THIS APRIL, the University of Pennsylvania admitted to the public that human remains from the charred rubble of the devastating May 13, 1985, police bombing of the MOVE complex in West Philadelphia had been given to Alan Mann, an anthropologist on the faculty of the University of Pennsylvania from 1969 to 2001. He was asked to provide forensic analysis of the bones; they are now believed to belong to either or both Tree and Delisha Africa, thirteen and twelve years old, respectively, at the time of their death. Mann took the bones with him when he moved to Princeton University, but they were

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  • Film

    Sound and Fury

    LEOS CARAX’S ANNETTE IS A MONSTER, a misery, an astoundingly raw movie/musical theater hybrid. It was the first film I saw in a screening room after fourteen months of pandemic isolation so circumstances may have played a part in my being so bouleversé. Also, I was sitting in the first row, the screen was very wide, and Carax doesn’t stint on close-ups. In any case, this is a film about a man who is fucking angry, and his anger went straight to my solar plexus, shaking me around for two hours. It also unleashed a torrent of associations, most of them cued by the director. In the end titles,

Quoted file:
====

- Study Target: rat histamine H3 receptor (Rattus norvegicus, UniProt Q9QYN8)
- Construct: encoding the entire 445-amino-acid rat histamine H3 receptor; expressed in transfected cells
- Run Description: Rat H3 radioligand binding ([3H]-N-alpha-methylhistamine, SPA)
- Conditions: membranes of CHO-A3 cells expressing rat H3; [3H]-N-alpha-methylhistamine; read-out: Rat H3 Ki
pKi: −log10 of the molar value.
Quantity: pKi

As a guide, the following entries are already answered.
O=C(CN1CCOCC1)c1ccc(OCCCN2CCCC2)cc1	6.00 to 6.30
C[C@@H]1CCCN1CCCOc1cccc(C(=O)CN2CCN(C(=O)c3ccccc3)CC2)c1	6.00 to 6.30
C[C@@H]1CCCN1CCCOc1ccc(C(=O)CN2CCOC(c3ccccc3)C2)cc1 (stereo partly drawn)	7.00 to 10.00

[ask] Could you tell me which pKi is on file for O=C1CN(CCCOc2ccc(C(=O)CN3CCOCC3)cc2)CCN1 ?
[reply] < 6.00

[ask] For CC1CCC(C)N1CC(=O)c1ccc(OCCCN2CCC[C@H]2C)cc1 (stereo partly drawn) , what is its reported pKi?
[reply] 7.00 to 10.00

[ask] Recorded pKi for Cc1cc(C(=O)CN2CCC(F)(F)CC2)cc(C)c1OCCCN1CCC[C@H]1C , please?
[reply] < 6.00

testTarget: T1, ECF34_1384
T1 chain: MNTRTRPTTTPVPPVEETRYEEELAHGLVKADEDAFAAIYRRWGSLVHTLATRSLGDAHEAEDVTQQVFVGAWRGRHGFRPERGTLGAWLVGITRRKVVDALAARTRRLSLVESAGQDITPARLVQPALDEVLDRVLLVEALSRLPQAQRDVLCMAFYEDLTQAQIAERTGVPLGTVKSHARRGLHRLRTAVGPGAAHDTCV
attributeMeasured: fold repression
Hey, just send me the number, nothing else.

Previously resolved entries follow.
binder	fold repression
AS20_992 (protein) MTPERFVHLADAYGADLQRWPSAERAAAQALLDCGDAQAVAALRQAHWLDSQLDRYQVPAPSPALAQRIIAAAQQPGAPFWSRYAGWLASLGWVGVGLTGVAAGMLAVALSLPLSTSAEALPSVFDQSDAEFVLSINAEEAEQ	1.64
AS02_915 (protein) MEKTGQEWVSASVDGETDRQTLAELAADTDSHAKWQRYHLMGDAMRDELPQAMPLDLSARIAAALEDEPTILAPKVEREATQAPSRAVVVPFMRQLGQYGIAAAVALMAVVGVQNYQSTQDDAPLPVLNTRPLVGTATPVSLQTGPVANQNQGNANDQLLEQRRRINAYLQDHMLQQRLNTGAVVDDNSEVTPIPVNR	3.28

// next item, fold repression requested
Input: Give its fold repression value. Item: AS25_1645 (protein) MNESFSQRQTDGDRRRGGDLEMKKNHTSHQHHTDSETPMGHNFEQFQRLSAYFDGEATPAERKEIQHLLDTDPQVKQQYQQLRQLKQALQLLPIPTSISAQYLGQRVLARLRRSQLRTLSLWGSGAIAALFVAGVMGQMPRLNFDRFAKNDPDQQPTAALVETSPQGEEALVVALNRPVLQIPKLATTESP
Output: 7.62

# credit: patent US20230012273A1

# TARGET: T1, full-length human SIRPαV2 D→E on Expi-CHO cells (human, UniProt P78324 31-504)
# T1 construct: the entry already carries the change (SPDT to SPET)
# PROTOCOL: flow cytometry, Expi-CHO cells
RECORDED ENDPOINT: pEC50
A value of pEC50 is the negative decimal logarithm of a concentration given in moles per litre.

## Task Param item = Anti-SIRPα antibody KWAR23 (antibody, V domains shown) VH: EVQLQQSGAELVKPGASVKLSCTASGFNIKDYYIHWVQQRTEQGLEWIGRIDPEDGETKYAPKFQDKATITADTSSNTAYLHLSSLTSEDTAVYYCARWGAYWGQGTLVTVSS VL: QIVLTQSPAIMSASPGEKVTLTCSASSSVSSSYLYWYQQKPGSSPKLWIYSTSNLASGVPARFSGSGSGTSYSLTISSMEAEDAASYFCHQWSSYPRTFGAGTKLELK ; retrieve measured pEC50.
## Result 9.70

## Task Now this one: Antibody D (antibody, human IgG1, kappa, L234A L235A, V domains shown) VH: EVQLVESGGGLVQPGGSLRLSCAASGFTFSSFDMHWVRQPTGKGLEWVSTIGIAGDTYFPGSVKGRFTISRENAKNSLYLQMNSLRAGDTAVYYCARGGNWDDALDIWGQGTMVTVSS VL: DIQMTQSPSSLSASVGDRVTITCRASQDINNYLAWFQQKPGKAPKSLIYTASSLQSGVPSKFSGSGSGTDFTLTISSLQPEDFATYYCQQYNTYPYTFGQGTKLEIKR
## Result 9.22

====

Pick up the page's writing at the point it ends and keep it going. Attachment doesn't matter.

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  • Passages

    Frederic Rzewski (1938–2021)

    “MUSIC PROBABLY CANNOT CHANGE THE WORLD,” wrote composer Frederic Rzewski. “But it is a good idea to act as if it could.” Born to parents of Polish descent in Westfield, Massachusetts, he studied music in a series of elite institutions, from the Phillips Academy to Harvard and Princeton. Attending the Darmstadt Summer School in 1956, Rzewski was exposed to serial composition, as well as the more anarchic work of composer-performers John Cage, David Tudor, and Christian Wolff. Studying with Luigi Dallapicolla in Italy (1960–61) and Elliott Carter in Berlin (1963–65), he established an early